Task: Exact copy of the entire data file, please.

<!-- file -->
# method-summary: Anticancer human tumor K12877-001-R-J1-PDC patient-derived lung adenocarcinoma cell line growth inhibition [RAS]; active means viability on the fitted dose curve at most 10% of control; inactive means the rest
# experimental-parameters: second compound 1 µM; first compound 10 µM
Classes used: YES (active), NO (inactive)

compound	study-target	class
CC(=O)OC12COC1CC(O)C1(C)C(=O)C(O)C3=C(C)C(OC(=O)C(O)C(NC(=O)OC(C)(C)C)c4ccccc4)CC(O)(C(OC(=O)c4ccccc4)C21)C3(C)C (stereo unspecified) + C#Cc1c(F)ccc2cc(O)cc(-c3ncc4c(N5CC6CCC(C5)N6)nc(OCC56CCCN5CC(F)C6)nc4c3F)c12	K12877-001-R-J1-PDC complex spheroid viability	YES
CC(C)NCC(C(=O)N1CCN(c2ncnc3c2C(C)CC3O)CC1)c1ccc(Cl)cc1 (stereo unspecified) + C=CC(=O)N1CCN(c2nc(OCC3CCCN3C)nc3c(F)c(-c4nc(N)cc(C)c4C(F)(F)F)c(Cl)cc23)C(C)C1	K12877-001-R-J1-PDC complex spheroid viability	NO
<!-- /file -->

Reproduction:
# method-summary: Anticancer human tumor K12877-001-R-J1-PDC patient-derived lung adenocarcinoma cell line growth inhibition [RAS]; active means viability on the fitted dose curve at most 10% of control; inactive means the rest
# experimental-parameters: second compound 1 µM; first compound 10 µM
Classes used: YES (active), NO (inactive)

compound	study-target	class
CC(=O)OC12COC1CC(O)C1(C)C(=O)C(O)C3=C(C)C(OC(=O)C(O)C(NC(=O)OC(C)(C)C)c4ccccc4)CC(O)(C(OC(=O)c4ccccc4)C21)C3(C)C (stereo unspecified) + C#Cc1c(F)ccc2cc(O)cc(-c3ncc4c(N5CC6CCC(C5)N6)nc(OCC56CCCN5CC(F)C6)nc4c3F)c12	K12877-001-R-J1-PDC complex spheroid viability	YES
CC(C)NCC(C(=O)N1CCN(c2ncnc3c2C(C)CC3O)CC1)c1ccc(Cl)cc1 (stereo unspecified) + C=CC(=O)N1CCN(c2nc(OCC3CCCN3C)nc3c(F)c(-c4nc(N)cc(C)c4C(F)(F)F)c(Cl)cc23)C(C)C1	K12877-001-R-J1-PDC complex spheroid viability	NO